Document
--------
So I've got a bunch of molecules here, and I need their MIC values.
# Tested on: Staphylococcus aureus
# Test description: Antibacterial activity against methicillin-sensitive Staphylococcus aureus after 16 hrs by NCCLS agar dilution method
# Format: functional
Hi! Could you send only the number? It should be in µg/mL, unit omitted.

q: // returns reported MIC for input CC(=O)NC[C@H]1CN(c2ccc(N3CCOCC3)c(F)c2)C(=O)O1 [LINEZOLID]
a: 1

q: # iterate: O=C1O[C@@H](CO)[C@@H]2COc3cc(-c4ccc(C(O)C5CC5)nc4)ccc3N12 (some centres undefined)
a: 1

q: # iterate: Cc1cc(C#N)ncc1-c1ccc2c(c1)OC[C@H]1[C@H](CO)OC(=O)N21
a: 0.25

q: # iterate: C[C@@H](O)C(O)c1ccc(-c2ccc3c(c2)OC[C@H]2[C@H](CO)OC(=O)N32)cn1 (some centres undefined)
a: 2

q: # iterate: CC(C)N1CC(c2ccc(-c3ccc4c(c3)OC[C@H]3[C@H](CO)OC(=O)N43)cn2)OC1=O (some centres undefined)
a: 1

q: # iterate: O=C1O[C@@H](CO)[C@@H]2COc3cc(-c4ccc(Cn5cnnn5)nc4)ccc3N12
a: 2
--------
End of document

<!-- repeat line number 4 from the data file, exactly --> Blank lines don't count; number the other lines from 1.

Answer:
# Format: functional